8. I was using the 90 degree around x idea because the conversion from the right handed system that I got my matrix algorithms from, to my right handed system (where z is up) is a 90 degree clockwise rotation around the x axis. However, I am not currently using that. The up vector I am passing in is [0, 0, 1]. Update: I'm still having issues, just slightly different ones. I have rewritten my yaw pitch and roll function based on the relation of yaw pitch and roll to my coordinate system instead of rotating the matrix from the other system. As a result, up is now down and yaw pitch and roll is working fine if and only if you remain in the up is down orientation. In addition, movement to the right results in movement to the left and vice versa regardless of what up down orientation you place yourself into. Also, you now start facing the correct direction of forward (positive y). Here is the yaw pitch and roll function that I am using. There are some pretty obvious optimizations to it that I'll implement once things are working properly. [code] void MatrixRotationYawPitchRoll (Matrix& dest, float32 yaw, float32 pitch, float32 roll) { Matrix yawMatrix; Matrix pitchMatrix; Matrix rollMatrix; MatrixRotationZ (yawMatrix, yaw); MatrixRotationX (pitchMatrix, pitch); MatrixRotationY (rollMatrix, roll); dest.Identity (); dest *= rollMatrix; dest *= pitchMatrix; dest *= yawMatrix; } [/code]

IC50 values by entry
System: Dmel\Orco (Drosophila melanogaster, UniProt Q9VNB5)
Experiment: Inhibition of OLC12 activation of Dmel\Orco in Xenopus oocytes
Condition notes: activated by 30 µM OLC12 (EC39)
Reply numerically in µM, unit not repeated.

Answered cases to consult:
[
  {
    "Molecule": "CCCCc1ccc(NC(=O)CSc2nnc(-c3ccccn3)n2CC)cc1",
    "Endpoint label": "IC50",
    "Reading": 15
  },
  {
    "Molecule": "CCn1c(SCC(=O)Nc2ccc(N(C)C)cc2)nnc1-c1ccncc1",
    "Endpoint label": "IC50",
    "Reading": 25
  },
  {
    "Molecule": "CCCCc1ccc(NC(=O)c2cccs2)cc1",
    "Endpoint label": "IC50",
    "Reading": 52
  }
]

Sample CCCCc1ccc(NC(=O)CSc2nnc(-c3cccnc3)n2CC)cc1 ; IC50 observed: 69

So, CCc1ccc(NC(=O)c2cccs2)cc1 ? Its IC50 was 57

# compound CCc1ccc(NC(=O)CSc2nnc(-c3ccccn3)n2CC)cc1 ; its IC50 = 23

9. I am designing matrix functions for a right handed coordinate system where x is right, y is forward, and z is up. Currently, I am using matrix code taken from a right handed system where x is right, y is up, and z is backward. I have not modified this code except for yaw pitch and roll which seems to be working fine via a 90 degree clockwise x axis rotation applied to it. Although the game terrain appears to look normal, the camera starts facing down instead of forward and movement of the camera position is very odd. I am thinking that some modifications to the perspective and lookat matrices are needed. I have tried a few modifications such as the same 90 degree rotation given to yaw pitch and roll, but none of these modifications have helped much and they usually make things worse. Here are the functions for perspective and lookat matrices that I am currently using: [code] void MatrixPerspectiveFov (Matrix& dest, float32 fov, float32 aspect, float32 nearClip, float32 farClip) { float32 height = Cot (fov / 2.0f); dest.Init (height / aspect, 0.0f, 0.0f, 0.0f, 0.0f, height, 0.0f, 0.0f, 0.0f, 0.0f, farClip / (nearClip - farClip), -1.0f, 0.0f, 0.0f, nearClip * farClip / (nearClip - farClip), 0.0f); } void MatrixLookAt (Matrix& dest, Vector3D& eye, Vector3D& at, Vector3D& up) { Vector3D xAxis; Vector3D yAxis; Vector3D zAxis; Vector3DSubtract (eye, at, zAxis); zAxis.Normalize (); Vector3DCross (zAxis, up, xAxis); xAxis.Normalize (); Vector3DCross (zAxis, xAxis, yAxis); dest.Init (xAxis.x, yAxis.x, zAxis.x, 0.0f, xAxis.y, yAxis.y, zAxis.y, 0.0f, xAxis.z, yAxis.z, zAxis.z, 0.0f, -xAxis.Dot (eye), -yAxis.Dot (eye), -zAxis.Dot (eye), 1.0f); } [/code] Does anyone have any ideas on how these functions can be corrected? For starters it seems that height might be better off in a z position instead of a y position in perspective, and that given the different direction of up, z and y could be swapped in some way in lookat. However simple swaps don't seem to help much, so I must be missing something. Thanks for any help!